September 29, 2010: For five years now, the Royal Air Force RAF), and the British Army have been feuding over the lack of aircraft for parachute training. The latest row involves Britain's SAS (Special Air Service) commandos, who have been unable to train all their operators in complex parachuting techniques, because the RAF has been unable to provide transports to carry the SAS personnel into the air. This is considered a more serious matter than previous problems with not having enough transports to train members of the Parachute Regiment. The SAS threatens to send their operators to the United States for training, relying on long standing ties with their American counterparts (the U.S. Army Special Forces and SOCOM). This would be embarrassing for the RAF, and that would be the point.
This sort of feud has been going on for a long time. For example, four years ago it was revealed that the British Army had to decide between supplying its troops in Iraq and Afghanistan, and providing aircraft for its paratroopers to complete their training. As a result of this shortage, in 2005, only about 25 percent of paratroop trainees were able to make the required jumps, to become qualified parachutists. Back in 2003, 93 percent were able to successfully make their jumps. In addition to the morale boost, being a qualified paratrooper also gets you an extra $3,000 a year in bonus pay.
In practice, paratroopers rarely make combat jumps anymore. Their last really large scale jump (4,000 troops) was in 1950, during the Korean war. The last major combat jump was in 1967, when the 845 paratroopers from the 173rd Airborne Brigade parachuted in. There were some smaller (less than 400 troops) jumps during the Vietnam war. In 1983, 500 U.S. Army Rangers jumped over Grenada.
Most of the combat jumps these days are of small units, or teams of a dozen or fewer troops. These are usually made by commando type troops. But being a paratrooper is also good for morale, and produces a superior combat soldier. So sending someone through parachute training, and then not letting them make the jumps to qualify their success, is not good for morale.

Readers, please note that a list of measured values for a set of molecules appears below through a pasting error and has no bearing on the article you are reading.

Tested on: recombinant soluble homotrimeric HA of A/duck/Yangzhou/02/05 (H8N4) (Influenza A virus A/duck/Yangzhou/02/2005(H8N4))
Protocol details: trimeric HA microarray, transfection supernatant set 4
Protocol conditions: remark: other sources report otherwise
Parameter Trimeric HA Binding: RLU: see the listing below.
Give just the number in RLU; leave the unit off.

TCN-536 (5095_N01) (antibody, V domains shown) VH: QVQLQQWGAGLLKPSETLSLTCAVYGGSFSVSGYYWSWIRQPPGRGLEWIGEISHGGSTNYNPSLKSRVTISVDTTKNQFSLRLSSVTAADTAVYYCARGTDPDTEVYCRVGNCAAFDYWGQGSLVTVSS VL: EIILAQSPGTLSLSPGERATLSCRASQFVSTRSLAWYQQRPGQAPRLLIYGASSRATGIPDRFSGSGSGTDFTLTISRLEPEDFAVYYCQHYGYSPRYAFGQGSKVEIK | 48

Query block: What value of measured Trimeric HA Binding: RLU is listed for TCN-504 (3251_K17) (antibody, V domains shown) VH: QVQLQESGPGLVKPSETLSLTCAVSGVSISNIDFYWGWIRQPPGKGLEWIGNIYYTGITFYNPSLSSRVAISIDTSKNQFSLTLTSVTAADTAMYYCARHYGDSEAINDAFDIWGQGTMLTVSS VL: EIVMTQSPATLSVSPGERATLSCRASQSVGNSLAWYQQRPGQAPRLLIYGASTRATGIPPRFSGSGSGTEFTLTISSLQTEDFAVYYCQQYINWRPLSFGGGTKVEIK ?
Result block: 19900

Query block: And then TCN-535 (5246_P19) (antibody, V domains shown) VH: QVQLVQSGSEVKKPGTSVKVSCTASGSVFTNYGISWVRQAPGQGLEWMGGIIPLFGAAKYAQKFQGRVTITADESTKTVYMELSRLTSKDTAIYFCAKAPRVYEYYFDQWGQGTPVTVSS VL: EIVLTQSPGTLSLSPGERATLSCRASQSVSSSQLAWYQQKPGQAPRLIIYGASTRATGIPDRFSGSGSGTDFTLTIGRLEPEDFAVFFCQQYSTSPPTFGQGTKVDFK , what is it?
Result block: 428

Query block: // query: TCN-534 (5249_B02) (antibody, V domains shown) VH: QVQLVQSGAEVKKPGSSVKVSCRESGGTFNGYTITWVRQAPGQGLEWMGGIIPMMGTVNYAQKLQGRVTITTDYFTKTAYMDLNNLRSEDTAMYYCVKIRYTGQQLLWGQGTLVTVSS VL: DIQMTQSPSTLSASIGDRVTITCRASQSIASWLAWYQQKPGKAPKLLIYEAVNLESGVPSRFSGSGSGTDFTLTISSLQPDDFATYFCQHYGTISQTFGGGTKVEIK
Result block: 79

A larger issue has been the decades old RAF campaign to control all military aircraft. This struggle has been going on since World War I. Back in 1914, the Royal Navy had more aircraft than the Royal Flying Corps (which belonged to the army). But at the end of World War I, it was decided to put all aircraft under the control of the new Royal Air Force (the former Royal Flying Corps). The navy was not happy with this, and just before World War II broke out, the admirals got back control of their aircraft, at least the ones that operated from ships.
The army reformed its Army Air Corps during World War II, to control artillery spotter aircraft, gliders (for parachute divisions), and a few other transports for supporting commando operations. After World War II, the Army Air Corps mainly controlled the growing fleet of transport and attack helicopters.
As it did after World War I, the Royal Air Force generals now want to control everything that flies, believing that is more efficient. The army and navy, not to mention the experience of many other nations, says otherwise. At the very least, the army needs to control its helicopters, and some small transports. In Russia, the army controlled ground attack aircraft, as well as some fighters. In the United States, the Marine Corps controlled its own fighters, light bombers and helicopters. It made a difference, especially to the marines on the ground, that the marine aircraft were being flown by marines.
Another problem with a unified air force is that it becomes, quite naturally, air force centric. This is understandable, and the air force proceeds to develop strategies, and tactics, that emphasize looking at military matters from an air force viewpoint. Before World War II, this led to the doctrine of strategic bombardment. This was supposed to be a decisive weapon, but it wasn't. When nuclear weapons came along, the air force believed that it finally had a way to make strategic bombardment decisive. But it didn't, as ballistic missiles (another form of artillery) became the key delivery system for nukes, and nuclear weapons were so destructive that they became more of a threat, than a weapon that you could use (and they have not been used again, since the first two atomic bombs were dropped in 1945.) The fact of the matter is that wars are still ultimately won by the ground forces. As the army likes to point out, the ultimate air superiority weapon is your infantry occupying the enemy air bases. Everyone else (the navy and air force) is there to support the infantry in actually winning the war. All the British paratroopers want from the RAF is a little help in getting closer to the enemy.